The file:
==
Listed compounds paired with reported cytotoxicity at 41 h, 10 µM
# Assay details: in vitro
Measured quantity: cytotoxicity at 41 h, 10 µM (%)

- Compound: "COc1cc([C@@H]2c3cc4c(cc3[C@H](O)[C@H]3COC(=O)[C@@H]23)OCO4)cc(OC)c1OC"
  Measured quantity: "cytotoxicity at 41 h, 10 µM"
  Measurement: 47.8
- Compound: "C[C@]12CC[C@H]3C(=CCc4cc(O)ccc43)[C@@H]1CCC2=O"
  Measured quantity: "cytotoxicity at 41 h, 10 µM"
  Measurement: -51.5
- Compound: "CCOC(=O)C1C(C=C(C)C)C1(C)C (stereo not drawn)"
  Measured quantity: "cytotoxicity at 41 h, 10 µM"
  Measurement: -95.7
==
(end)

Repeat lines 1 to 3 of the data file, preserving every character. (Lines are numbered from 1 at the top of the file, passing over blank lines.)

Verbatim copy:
Listed compounds paired with reported cytotoxicity at 41 h, 10 µM
# Assay details: in vitro
Measured quantity: cytotoxicity at 41 h, 10 µM (%)